Randomized trial of a clinical decision support system: impact on the management of children with fever without apparent source
Introduction: This study examines whether a clinical decision support system could reduce the length of stay in the emergency department and the amount of lab ordered in children who had fever without apparent source.
Subjects: Children 0-16 years old with temperature equal to or greater than 38.0 Celsius who presented to Sophia Children’s Hospital in Rotterdam from July 1, 2003 until December 31, 2005. Patients who were excluded were those with chronic disease and acutely ill children (those who were treated immediately). About 50% of the children were not appropriately registered for the study and were not included. Children were excluded if there was a clear source of fever and after screening, if they would considered at low risk for serious bacterial illness (SBI).
Method: The Clinical Decision Support System (CDSS) calculated a risk score for all children who met eligibility criteria. Those considered at high risk of serious bacterial illnesses were randomly assigned to a CDSS group and a control group. Serious bacterial illness was defined as culture or radiologically proven bacterial infection including meningitis, sepsis, bacteremia, pneumonia, urinary tract infection, bacterial gastroenteritis, osteomyelitis, or ethmoiditis. In the intervention group, the CDSS determined what laboratory to order prior to being seen by a physician. These tests consisted of a complete blood count and a c-reactive protein. The control group was seen by physicians who determined what laboratory test to order.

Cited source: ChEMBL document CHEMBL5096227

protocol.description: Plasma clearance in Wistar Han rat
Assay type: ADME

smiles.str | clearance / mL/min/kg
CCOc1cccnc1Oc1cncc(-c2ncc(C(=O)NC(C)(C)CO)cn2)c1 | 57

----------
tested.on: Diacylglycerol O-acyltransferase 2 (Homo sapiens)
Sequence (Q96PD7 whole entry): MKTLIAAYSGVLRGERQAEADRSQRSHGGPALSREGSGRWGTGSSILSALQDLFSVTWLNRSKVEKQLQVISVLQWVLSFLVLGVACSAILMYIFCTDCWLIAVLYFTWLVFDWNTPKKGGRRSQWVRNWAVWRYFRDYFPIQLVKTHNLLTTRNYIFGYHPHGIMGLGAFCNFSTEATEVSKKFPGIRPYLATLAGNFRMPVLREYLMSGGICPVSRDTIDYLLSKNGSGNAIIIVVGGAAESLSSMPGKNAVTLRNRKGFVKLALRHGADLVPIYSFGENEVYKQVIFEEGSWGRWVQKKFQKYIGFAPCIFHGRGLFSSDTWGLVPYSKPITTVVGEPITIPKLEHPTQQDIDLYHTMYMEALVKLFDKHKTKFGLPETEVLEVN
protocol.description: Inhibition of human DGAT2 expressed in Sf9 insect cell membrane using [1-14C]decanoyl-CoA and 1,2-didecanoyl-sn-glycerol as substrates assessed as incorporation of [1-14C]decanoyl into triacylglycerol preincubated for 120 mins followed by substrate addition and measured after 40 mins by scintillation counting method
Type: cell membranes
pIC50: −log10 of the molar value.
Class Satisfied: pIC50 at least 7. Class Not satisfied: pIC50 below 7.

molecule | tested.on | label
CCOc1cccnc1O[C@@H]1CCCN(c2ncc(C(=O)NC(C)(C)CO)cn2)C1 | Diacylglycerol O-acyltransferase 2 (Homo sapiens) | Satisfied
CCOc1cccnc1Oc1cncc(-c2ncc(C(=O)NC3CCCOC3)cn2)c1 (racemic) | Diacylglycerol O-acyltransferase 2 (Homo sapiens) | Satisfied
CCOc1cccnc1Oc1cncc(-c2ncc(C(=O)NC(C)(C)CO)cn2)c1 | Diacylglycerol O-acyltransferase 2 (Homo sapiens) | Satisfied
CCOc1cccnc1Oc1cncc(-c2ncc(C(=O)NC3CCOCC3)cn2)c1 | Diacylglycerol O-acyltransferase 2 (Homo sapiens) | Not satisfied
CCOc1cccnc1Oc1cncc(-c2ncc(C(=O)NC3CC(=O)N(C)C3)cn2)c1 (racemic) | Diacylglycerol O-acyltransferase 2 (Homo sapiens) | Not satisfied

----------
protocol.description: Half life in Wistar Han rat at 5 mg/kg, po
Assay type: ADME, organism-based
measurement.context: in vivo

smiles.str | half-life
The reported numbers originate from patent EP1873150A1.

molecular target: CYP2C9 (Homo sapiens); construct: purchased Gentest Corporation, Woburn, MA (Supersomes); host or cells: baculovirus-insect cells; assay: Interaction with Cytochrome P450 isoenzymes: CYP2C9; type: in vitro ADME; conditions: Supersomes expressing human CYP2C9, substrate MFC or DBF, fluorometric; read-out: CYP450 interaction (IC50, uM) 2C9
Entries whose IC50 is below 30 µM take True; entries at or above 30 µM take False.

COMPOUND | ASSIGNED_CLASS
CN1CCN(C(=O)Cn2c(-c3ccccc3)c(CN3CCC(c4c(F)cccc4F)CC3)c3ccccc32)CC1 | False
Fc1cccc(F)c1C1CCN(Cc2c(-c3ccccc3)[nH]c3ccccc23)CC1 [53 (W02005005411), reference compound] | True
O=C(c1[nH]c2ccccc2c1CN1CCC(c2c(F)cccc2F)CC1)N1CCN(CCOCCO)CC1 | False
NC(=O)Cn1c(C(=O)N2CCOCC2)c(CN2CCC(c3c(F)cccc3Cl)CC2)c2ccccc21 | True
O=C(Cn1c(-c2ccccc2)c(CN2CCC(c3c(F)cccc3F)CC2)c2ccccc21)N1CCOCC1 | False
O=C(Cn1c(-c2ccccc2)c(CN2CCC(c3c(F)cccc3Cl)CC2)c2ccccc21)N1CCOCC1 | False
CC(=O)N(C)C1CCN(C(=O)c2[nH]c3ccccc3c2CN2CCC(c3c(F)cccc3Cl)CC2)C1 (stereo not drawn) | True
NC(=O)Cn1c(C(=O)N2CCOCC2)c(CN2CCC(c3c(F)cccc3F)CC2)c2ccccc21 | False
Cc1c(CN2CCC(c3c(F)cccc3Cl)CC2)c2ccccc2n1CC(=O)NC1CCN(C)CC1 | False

Results: The clinical decision rules were unable to predict SBI based on those with low risk versus those with high risk scores. There also was no significant difference in time spent in the ER for those in the CDSS as compared to the control group. There was substantial difference in frequency of laboratory test order, but opposite what had been hypothesized. Children in the CDSS group had lab tests ordered 82% of the time as compared to 44% of the time in the control group. The use of the CDSS for fever without an apparent source was discontinued at the conclusion of the study.
Comments: There are some substantial possibilities for bias in this study design. Only about 50% of the initial pool of patients was registered. We have no evidence to determine whether this resulted in any skewing of the study population. Secondly, we do know that the most seriously ill patients and those with chronic illness were excluded from the study. It would be reasonable to assume that both of those groups may be at higher risk of serious bacterial illness and may be aided by CDSS.
The evaluation of a child with fever may be in part non-heuristic. The appearance of the child—how sick they appear—has a strong influence on how rigorously an evaluation is pursued. The two tests that were ordered were screening tests and could not make the diagnosis of SBI. Even with the CDSS ordered test, after the physician examined the patient additional test would have to be ordered. It is also likely that in children who did not appear ill, the physician would not have ordered any laboratory test. Thus the appearance of the child could have had a strong influence of test ordered and length of stay and may have not been adequately captured in the clinical prediction rules used in this CDSS.